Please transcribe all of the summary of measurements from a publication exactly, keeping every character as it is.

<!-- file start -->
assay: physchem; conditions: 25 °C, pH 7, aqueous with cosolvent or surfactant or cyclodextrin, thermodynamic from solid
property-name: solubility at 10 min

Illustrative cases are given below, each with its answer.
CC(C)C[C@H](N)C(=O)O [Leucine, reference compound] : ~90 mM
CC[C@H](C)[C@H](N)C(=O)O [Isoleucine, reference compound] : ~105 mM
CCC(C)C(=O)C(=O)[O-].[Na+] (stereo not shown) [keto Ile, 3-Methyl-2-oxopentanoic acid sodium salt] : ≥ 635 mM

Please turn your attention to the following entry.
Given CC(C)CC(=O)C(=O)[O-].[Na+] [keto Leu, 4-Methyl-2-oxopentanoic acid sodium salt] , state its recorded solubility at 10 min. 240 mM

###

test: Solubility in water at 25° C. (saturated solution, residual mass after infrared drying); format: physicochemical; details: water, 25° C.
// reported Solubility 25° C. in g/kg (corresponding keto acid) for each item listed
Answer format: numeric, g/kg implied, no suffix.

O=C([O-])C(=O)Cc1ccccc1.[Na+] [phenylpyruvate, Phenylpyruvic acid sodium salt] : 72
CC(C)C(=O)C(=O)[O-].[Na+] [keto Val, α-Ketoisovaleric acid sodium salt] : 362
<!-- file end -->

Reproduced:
assay: physchem; conditions: 25 °C, pH 7, aqueous with cosolvent or surfactant or cyclodextrin, thermodynamic from solid
property-name: solubility at 10 min

Illustrative cases are given below, each with its answer.
CC(C)C[C@H](N)C(=O)O [Leucine, reference compound] : ~90 mM
CC[C@H](C)[C@H](N)C(=O)O [Isoleucine, reference compound] : ~105 mM
CCC(C)C(=O)C(=O)[O-].[Na+] (stereo not shown) [keto Ile, 3-Methyl-2-oxopentanoic acid sodium salt] : ≥ 635 mM

Please turn your attention to the following entry.
Given CC(C)CC(=O)C(=O)[O-].[Na+] [keto Leu, 4-Methyl-2-oxopentanoic acid sodium salt] , state its recorded solubility at 10 min. 240 mM

###

test: Solubility in water at 25° C. (saturated solution, residual mass after infrared drying); format: physicochemical; details: water, 25° C.
// reported Solubility 25° C. in g/kg (corresponding keto acid) for each item listed
Answer format: numeric, g/kg implied, no suffix.

O=C([O-])C(=O)Cc1ccccc1.[Na+] [phenylpyruvate, Phenylpyruvic acid sodium salt] : 72
CC(C)C(=O)C(=O)[O-].[Na+] [keto Val, α-Ketoisovaleric acid sodium salt] : 362